The Water Cycle
Let's understand what the water cycle is, how the water cycle works step by step with diagrams, evaporation, condensation, precipitation, and more.
Earth’s water is always moving on, above, and below the surface of the Earth.
This water movement is called the water cycle that supplies all the water needed to support life.
Water is constantly being recycled through the land and the atmosphere. This is called the water cycle or the hydrological cycle.
How the water cycle works?
The water cycle is driven by the sun. It begins when water evaporates into the air. The water cycle consists of:
Evaporation occurs when the sun heats water in oceans, rivers, or lakes and turns it into vapor or steam and rises into the sky. This water vapor collects in the atmosphere in the form of clouds.
The water turns into an invisible gas called water vapor. This water vapor or steam rises and collects into the sky in the form of clouds.
Plants also release water vapors into the atmosphere through TRANSPIRATION or EVAPOTRANSPIRATION. It adds more moisture to the air.
Transpiration is the process by which plants lose water out of their leaves.
Did you know? On a lake such as Lake Conroe, evaporation can cause a water loss of up to 180 million gallons on a hot summer day.
Also Read: Layers of the Atmosphere
Condensation is the process of water vapor turning back into liquid water through cooling. It is the reverse of evaporation, where liquid water becomes a vapor.
Runoff or Collection
When water falls back on the ground as precipitation, it gets soaked and funneled into lakes, rivers, or oceans. Water that does not infiltrate the soil is called Runoff.
In simple words, water flowing above the ground is known as Runoff, while the water flowing below the ground is known as Groundwater.
Warm air passes over the ground and the ocean, evaporating water back into the sky again, and the cycle continues.
So you can say that the amount of water on Earth never changes; it just gets cycled again and again through different forms.
Also Read: Why We Have Seasons
In Summary - The Water Cycle Steps
- EVAPORATION – LIQUID (water) > Vapour (gas) through heating. When the sun heats water in oceans, rivers, or lakes and turns it into vapor or steam and rises into the sky. This water vapor collects in the atmosphere in the form of clouds.
- TRANSPIRATION – It happens when plants give off water vapor through their leaves into the air.
- CONDENSATION – GAS or VAPOUR > LIQUID through cooling. When water vapour in the air cools down and turns back into liquid water.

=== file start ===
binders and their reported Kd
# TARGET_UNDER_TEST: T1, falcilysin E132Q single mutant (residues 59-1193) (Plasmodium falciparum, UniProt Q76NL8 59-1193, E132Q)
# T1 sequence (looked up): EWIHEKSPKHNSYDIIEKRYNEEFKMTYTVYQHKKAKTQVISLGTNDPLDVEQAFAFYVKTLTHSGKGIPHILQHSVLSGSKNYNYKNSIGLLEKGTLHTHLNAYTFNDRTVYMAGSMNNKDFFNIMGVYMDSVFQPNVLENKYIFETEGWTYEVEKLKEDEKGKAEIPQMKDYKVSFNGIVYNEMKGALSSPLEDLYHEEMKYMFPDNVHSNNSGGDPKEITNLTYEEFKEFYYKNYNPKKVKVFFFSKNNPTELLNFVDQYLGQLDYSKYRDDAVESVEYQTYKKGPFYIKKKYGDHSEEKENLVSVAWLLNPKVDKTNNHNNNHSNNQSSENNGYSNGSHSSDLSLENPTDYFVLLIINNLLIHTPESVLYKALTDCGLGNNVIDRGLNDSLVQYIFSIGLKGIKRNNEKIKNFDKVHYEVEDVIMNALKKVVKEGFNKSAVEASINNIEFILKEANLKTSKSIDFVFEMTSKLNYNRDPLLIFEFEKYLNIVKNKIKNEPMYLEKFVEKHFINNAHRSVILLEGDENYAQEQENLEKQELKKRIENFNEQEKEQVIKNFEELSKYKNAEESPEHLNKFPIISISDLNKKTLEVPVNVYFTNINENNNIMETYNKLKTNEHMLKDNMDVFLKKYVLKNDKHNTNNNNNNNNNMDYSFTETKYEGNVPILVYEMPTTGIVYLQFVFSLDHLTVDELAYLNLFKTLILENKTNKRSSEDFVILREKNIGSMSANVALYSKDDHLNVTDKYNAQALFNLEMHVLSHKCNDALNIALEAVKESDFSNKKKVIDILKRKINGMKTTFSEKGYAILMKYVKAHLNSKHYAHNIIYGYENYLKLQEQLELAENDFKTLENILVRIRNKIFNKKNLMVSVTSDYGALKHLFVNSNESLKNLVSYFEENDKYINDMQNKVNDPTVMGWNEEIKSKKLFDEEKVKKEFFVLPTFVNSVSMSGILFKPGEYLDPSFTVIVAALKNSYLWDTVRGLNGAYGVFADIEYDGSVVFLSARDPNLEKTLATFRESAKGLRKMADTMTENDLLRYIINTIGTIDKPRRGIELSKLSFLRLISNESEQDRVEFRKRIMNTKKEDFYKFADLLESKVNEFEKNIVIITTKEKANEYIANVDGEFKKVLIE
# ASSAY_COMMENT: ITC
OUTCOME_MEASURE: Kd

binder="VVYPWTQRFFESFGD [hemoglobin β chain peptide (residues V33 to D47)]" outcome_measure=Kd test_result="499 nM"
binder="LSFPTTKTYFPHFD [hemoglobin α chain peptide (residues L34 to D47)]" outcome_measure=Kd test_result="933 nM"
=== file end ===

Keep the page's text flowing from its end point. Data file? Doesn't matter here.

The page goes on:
- PRECIPITATION – Precipitation happens when the water droplets get bigger and heavier and start to fall as rain, hail, sleet or snow.
- COLLECTION – When water falls back on the ground as precipitation, it gets soaked and funneled into lakes, rivers, or oceans. WATER RUNOFF, when the water flows over the ground and GROUNDWATER, when water is socked into the ground.
The water cycle is driven by the sun’s energy and by gravity. Warm air passes over the ground and the ocean, evaporating water back into the sky. Gravity makes the moisture fall back to Earth and the cycle continues.
FACT 1. Water is constantly being recycled so we could be drinking the same water Dinosaurs drank millions of years ago.
FACT 2. The infiltration process of the water cycle allows water to enter the surface of the Earth.
FACT 3. The sun powers the entire water cycle process on Earth.
FACT 4. The water cycle converts water into all three different states; liquid (water), solid (ice) and gas (vapor).
FACT 5. Every loaf of bread we eat takes about 570 gallons of water from the Water Cycle.
FACT 6. About 90 percent, of Earth’s ice mass is in Antarctica, while the Greenland ice cap contains 10 percent of the total global ice mass..
FACT 7. According to the National Snow and Ice Data Center (NSIDC), if all glaciers melted today the seas would rise about 230 feet (70 meters). source
FACT 8. Only 3% of the Earth’s water is freshwater. 2% of this freshwater is actively stored in glaciers or ice caps. So, only 1% of water is safe for the living organisms, including humans to consume and use.
FACT 9. The largest glacier in the world is the Lambert-Fisher Glacier in Antarctica.
FACT 10. The water cycle has been working for billions of years.